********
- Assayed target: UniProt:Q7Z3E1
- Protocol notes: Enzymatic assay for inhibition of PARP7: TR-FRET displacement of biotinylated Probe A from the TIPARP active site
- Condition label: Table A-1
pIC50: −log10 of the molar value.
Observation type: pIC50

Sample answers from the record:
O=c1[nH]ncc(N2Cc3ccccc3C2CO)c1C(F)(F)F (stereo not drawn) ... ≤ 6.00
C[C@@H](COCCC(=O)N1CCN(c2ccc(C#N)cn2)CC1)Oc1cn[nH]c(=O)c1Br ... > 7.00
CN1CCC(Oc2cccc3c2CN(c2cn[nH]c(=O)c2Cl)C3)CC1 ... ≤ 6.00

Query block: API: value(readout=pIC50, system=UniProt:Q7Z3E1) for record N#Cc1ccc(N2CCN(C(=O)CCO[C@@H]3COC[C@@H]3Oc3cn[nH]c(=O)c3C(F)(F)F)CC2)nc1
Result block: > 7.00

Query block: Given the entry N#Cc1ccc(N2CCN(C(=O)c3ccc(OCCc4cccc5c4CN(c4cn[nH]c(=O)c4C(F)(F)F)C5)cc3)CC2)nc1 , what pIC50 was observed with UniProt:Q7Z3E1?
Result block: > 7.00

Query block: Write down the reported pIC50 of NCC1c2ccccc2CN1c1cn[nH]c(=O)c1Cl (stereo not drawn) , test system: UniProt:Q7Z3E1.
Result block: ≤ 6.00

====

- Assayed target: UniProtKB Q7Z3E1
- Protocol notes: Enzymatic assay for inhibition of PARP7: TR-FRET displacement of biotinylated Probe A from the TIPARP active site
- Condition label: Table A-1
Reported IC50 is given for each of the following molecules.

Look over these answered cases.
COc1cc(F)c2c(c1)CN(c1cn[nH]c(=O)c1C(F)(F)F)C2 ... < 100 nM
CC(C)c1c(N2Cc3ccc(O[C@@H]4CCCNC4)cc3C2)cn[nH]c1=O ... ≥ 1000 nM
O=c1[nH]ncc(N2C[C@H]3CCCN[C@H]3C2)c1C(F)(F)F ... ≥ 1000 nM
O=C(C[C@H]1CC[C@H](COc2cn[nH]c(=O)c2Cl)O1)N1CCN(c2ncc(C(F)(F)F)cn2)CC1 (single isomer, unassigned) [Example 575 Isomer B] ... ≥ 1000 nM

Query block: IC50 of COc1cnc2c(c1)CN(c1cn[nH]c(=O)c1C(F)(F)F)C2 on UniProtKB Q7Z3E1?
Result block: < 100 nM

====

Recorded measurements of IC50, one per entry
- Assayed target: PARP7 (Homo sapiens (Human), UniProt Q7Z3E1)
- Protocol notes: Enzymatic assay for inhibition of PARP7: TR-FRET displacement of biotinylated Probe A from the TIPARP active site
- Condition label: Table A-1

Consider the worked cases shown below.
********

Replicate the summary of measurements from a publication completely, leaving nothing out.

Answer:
- Assayed target: UniProt:Q7Z3E1
- Protocol notes: Enzymatic assay for inhibition of PARP7: TR-FRET displacement of biotinylated Probe A from the TIPARP active site
- Condition label: Table A-1
pIC50: −log10 of the molar value.
Observation type: pIC50

Sample answers from the record:
O=c1[nH]ncc(N2Cc3ccccc3C2CO)c1C(F)(F)F (stereo not drawn) ... ≤ 6.00
C[C@@H](COCCC(=O)N1CCN(c2ccc(C#N)cn2)CC1)Oc1cn[nH]c(=O)c1Br ... > 7.00
CN1CCC(Oc2cccc3c2CN(c2cn[nH]c(=O)c2Cl)C3)CC1 ... ≤ 6.00

Query block: API: value(readout=pIC50, system=UniProt:Q7Z3E1) for record N#Cc1ccc(N2CCN(C(=O)CCO[C@@H]3COC[C@@H]3Oc3cn[nH]c(=O)c3C(F)(F)F)CC2)nc1
Result block: > 7.00

Query block: Given the entry N#Cc1ccc(N2CCN(C(=O)c3ccc(OCCc4cccc5c4CN(c4cn[nH]c(=O)c4C(F)(F)F)C5)cc3)CC2)nc1 , what pIC50 was observed with UniProt:Q7Z3E1?
Result block: > 7.00

Query block: Write down the reported pIC50 of NCC1c2ccccc2CN1c1cn[nH]c(=O)c1Cl (stereo not drawn) , test system: UniProt:Q7Z3E1.
Result block: ≤ 6.00

====

- Assayed target: UniProtKB Q7Z3E1
- Protocol notes: Enzymatic assay for inhibition of PARP7: TR-FRET displacement of biotinylated Probe A from the TIPARP active site
- Condition label: Table A-1
Reported IC50 is given for each of the following molecules.

Look over these answered cases.
COc1cc(F)c2c(c1)CN(c1cn[nH]c(=O)c1C(F)(F)F)C2 ... < 100 nM
CC(C)c1c(N2Cc3ccc(O[C@@H]4CCCNC4)cc3C2)cn[nH]c1=O ... ≥ 1000 nM
O=c1[nH]ncc(N2C[C@H]3CCCN[C@H]3C2)c1C(F)(F)F ... ≥ 1000 nM
O=C(C[C@H]1CC[C@H](COc2cn[nH]c(=O)c2Cl)O1)N1CCN(c2ncc(C(F)(F)F)cn2)CC1 (single isomer, unassigned) [Example 575 Isomer B] ... ≥ 1000 nM

Query block: IC50 of COc1cnc2c(c1)CN(c1cn[nH]c(=O)c1C(F)(F)F)C2 on UniProtKB Q7Z3E1?
Result block: < 100 nM

====

Recorded measurements of IC50, one per entry
- Assayed target: PARP7 (Homo sapiens (Human), UniProt Q7Z3E1)
- Protocol notes: Enzymatic assay for inhibition of PARP7: TR-FRET displacement of biotinylated Probe A from the TIPARP active site
- Condition label: Table A-1

Consider the worked cases shown below.